Hong Kong Bus

Tram
One of the earliest public transportation systems in Hong Kong are the trams. Existing for over 100 years, these trams only run between Kennedy Town and Shau Kei Wang on Hong Kong Island. There is also a branch tram that has a stop at Happy Valley Racecourse. A unique feature of the Hong Kong Tramways (http://www.hktramways.com/en/service/index.html) are that they only operate double-decker trams.

Opened in 1904, there are 6 overlapping routes over a 13 km track. The trams runs between 5:30 am and 12:30 am. During peak hours, trams run about every 1.5 minutes and have a maximum speed of 50 to 60 km/h. Each streetcar can fit 115 individuals. Fares are HKD$2 for adults, and HKD$1 for children below 12 years old and senior citizens who are over 65 years old. Monthly tickets are also available for HKD$170, and these tickets can be purchased at the terminals at Whitty Street, North Point, and Causeway Bay at the end of every month.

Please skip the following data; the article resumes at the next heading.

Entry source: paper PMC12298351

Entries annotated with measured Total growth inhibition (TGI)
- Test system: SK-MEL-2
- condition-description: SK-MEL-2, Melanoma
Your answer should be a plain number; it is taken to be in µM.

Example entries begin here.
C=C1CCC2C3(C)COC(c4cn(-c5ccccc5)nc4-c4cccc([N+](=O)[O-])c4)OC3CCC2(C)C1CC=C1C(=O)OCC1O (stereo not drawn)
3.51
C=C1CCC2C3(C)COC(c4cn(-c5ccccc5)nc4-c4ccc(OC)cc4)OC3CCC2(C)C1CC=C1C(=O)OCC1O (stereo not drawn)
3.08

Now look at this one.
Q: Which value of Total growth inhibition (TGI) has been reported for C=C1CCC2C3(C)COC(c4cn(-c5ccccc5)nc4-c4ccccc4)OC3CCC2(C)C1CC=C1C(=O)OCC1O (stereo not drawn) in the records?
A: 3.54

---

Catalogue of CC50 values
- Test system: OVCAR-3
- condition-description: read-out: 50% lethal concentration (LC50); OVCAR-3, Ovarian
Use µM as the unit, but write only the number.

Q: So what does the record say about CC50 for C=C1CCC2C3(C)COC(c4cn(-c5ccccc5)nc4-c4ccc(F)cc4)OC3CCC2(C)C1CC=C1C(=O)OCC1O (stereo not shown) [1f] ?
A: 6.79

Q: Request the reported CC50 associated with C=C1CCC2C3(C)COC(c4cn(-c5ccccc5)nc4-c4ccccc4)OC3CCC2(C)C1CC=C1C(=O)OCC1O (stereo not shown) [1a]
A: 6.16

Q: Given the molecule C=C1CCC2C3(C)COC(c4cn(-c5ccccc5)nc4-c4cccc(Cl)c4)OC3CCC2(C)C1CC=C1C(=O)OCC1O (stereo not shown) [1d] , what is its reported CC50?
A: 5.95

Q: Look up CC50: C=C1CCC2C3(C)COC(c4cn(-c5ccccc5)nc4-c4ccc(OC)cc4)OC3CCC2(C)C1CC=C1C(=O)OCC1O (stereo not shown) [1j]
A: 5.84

Peak Tram
Completely unrelated to the Hong Kong Tramways, the Peak Tram started operating in 1888. It is the most popular way to get to Victoria Peak on Hong Kong Island. It is a cute little red double-decker cable car pulled by steel cables and it climbs 373 meters. The Tram starts at 7 am and runs every 15 minutes until midnight. You can get to the Peak Tram Lower Terminus by walking from MTR Central station, or you can take the 15c shuttle bus from Central Star Ferry. More information can be found at their website at http://www.thepeak.com.hk/en/2_1.asp.

Bus
Unfortunately, the bus services in Hong Kong are not as integrated. There are three different types of bus services in Hong Kong – franchised, non-franchised, and the Public Light Bus. There are no public bus systems in Hong Kong at all, which may be confusing for tourists.